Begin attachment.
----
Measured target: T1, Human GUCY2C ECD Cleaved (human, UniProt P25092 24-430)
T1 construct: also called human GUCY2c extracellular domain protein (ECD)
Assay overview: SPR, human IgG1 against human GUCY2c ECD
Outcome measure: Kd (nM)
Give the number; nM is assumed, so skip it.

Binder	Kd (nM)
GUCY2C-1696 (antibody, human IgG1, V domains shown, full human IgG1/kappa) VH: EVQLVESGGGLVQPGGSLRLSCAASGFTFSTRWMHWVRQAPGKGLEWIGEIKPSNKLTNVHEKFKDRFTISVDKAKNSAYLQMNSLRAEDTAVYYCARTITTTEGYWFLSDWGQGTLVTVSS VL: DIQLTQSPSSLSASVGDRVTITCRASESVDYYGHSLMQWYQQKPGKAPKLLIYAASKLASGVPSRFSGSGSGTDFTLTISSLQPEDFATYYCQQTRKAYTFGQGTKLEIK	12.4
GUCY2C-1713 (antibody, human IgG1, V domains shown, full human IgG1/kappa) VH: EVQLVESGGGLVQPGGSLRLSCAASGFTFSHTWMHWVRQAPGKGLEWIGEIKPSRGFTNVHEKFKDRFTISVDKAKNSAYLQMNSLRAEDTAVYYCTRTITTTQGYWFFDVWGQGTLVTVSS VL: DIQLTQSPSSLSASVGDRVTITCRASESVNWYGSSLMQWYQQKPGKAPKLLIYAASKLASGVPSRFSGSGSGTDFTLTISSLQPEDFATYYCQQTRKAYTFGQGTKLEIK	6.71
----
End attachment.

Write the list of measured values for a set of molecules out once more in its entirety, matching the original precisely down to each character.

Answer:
Measured target: T1, Human GUCY2C ECD Cleaved (human, UniProt P25092 24-430)
T1 construct: also called human GUCY2c extracellular domain protein (ECD)
Assay overview: SPR, human IgG1 against human GUCY2c ECD
Outcome measure: Kd (nM)
Give the number; nM is assumed, so skip it.

Binder	Kd (nM)
GUCY2C-1696 (antibody, human IgG1, V domains shown, full human IgG1/kappa) VH: EVQLVESGGGLVQPGGSLRLSCAASGFTFSTRWMHWVRQAPGKGLEWIGEIKPSNKLTNVHEKFKDRFTISVDKAKNSAYLQMNSLRAEDTAVYYCARTITTTEGYWFLSDWGQGTLVTVSS VL: DIQLTQSPSSLSASVGDRVTITCRASESVDYYGHSLMQWYQQKPGKAPKLLIYAASKLASGVPSRFSGSGSGTDFTLTISSLQPEDFATYYCQQTRKAYTFGQGTKLEIK	12.4
GUCY2C-1713 (antibody, human IgG1, V domains shown, full human IgG1/kappa) VH: EVQLVESGGGLVQPGGSLRLSCAASGFTFSHTWMHWVRQAPGKGLEWIGEIKPSRGFTNVHEKFKDRFTISVDKAKNSAYLQMNSLRAEDTAVYYCTRTITTTQGYWFFDVWGQGTLVTVSS VL: DIQLTQSPSSLSASVGDRVTITCRASESVNWYGSSLMQWYQQKPGKAPKLLIYAASKLASGVPSRFSGSGSGTDFTLTISSLQPEDFATYYCQQTRKAYTFGQGTKLEIK	6.71